Short-term apartment rental in HK

If you want to rent an apartment for days, or weeks in Hong Kong, it isn’t too easy. For one thing, you are usually asked to rent for at least a month. And do prepare for the high rent. Hong Kong’s rent, just like its property price, is very high.

There are only few choices for short-term apartment rental in Hong Kong, as you may have guessed. It is probably because the property price is so high that most people can only afford to buy one property to live in. For those who can afford to have a spare property for lease, they would rather lease it to local residents on a yearly contract.

Well, you can still find short-term apartments for just a few days or weeks, though the choice is limited. The daily rate ranges from HK$350 to HK$2,000.

For those on the budget, check out rent a room. This company’s self-contained room-apartments offer a range of price (from about HK$400 for 1 person to about HK$1000 for 4 persons per day) to choose from. Its location in Jordan, Kowloon, is convenient. But do expect the apartment is small and pretty basic with little decoration.

You can also check out this site for a higher end market. Most of them are for month-long rent only. But there are few that you can rent on a per-day basis for up to HK$1,300 a day. This site offers daily-pakcage of serviced apartment at about HK$1600 in prime areas of Hong Kong.

If you plan to stay in HK for a month, the choice is a lot wider. Hang Lung Properties, a Hong Kong main developer, offers three locations of serviced apartments on a monthly rental basis. All apartemtns are conveniently located and nicely decorated. You can choose from its apartments of different sizes, facilities and prices. Other choices (most of them expensive choices) include Apartment Kapok, V Serviced Apartments (looks stylish), Eaton House (very expensive), 88 (luxury!) and 153&163 (looks like a typical HK ordinary home).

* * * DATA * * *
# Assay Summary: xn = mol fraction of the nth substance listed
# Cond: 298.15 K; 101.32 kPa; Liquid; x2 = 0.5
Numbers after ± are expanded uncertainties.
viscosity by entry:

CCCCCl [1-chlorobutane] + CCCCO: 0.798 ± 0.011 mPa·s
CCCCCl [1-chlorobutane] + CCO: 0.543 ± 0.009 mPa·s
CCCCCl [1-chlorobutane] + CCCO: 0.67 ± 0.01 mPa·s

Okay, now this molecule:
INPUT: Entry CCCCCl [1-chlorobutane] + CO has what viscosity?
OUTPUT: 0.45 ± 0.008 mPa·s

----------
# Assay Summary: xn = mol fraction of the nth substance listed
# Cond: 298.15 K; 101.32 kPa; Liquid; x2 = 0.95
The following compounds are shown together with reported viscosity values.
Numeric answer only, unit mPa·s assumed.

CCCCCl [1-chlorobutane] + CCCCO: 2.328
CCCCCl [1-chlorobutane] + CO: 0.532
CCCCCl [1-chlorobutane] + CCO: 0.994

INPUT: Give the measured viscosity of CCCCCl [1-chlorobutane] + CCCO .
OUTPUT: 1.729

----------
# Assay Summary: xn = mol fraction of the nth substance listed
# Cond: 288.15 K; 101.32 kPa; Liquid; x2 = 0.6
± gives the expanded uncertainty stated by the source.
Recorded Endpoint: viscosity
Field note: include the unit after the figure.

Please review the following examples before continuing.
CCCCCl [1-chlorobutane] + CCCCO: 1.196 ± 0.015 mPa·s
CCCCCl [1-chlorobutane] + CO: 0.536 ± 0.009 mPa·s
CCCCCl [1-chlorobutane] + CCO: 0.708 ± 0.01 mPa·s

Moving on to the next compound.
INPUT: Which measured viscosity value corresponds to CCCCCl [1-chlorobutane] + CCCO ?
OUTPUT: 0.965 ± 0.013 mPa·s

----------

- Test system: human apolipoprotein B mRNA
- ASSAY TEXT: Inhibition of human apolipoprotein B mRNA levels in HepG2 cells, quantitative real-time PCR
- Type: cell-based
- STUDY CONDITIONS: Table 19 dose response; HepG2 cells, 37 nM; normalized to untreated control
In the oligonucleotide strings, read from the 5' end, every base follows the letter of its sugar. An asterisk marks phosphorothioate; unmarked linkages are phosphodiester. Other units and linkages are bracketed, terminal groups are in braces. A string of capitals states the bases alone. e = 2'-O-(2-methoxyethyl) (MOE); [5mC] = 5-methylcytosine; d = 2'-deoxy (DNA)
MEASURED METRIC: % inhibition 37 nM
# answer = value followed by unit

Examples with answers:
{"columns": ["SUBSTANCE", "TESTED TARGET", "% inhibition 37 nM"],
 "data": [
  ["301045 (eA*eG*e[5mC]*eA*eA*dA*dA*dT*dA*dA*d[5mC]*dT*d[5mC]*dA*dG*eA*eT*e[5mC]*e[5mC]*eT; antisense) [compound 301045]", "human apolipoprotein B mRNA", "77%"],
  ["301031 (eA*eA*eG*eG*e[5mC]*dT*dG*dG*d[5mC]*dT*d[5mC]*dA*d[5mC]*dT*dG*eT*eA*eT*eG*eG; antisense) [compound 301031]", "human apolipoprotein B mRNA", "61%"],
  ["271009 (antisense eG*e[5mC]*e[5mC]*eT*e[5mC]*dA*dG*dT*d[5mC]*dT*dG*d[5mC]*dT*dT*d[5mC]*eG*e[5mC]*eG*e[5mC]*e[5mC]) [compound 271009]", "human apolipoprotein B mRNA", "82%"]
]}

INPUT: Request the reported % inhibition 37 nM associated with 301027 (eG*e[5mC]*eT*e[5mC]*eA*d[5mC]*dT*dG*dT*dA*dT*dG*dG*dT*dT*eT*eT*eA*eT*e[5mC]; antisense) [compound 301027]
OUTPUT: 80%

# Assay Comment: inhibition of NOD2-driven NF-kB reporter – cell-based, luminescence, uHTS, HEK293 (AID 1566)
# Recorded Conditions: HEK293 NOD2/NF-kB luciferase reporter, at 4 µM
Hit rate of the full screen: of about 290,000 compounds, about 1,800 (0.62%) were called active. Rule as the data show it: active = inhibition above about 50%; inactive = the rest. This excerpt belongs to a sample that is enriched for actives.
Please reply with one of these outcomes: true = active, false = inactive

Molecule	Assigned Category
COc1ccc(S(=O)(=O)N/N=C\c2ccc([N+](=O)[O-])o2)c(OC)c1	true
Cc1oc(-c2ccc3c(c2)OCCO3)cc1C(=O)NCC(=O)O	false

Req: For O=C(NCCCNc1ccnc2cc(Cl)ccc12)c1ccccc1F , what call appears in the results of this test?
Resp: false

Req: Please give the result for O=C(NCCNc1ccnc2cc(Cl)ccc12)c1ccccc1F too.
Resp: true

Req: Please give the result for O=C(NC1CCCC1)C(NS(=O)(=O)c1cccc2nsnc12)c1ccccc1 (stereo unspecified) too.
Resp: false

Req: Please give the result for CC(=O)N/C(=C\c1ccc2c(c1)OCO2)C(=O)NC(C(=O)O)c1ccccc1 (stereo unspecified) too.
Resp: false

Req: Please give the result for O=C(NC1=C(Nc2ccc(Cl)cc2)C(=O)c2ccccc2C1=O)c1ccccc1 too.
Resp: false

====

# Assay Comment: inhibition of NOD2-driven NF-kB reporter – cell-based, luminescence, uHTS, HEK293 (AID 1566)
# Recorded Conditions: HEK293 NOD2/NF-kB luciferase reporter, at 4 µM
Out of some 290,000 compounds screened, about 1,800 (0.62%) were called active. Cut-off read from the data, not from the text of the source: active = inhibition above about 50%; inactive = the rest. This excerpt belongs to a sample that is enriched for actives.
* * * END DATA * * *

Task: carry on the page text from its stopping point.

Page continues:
Here’s more: theV, sytlish studio/apartments, with locations at Happy Valley, Causeway Bay, Wanchai and West Kowloon, with price from HK$13,800 per month for a studio; The Lodge, HK$10,500 -12,800 per month, brand new apartments with boardband and cable TV, near Jordan MTR station and Kowloon MTR station; and the Regent Heights, with more than 100 units of different apartment types, located in Causeway Bay, one month lease required.

What the Star Ferry pier demolition tells us

The management of the Hong Kong ferry company which runs the ferry route from Central to Tsim Sha Tsui, disclosed that following the demolishment of the Star Ferry pier at the Edinburg Square, Central, and moving of the pier to a more remote location, the traffic has decreased by 15%. The company said it would consider a fare hike in the near future.

It is a vivid demonstration of how wrong the HK government has been in ruthlessly demolishing such a historic and familiar place to HK people. The demolishment has not only destroyed a HK legacy and heritage, but also taken away a transport means for the public who now because of the remote location of the pier, have to forfeit its use.

The ferry ride has been an enjoyable ride for me, taking in the harbor view and landscape at both sides of the harbor. Now, physically, I don’t want to walk that long distance to take the ferry; psychologically, I don’t want to use the new pier either – in silent protest against the ugly development of this city and the indifference of its government.

Family visit by China president

During the short trip China president Hu Jintao made to Hong Kong to mark the 10th anniversary of the city’s return to China, he paid a visit to two Hong Kong families.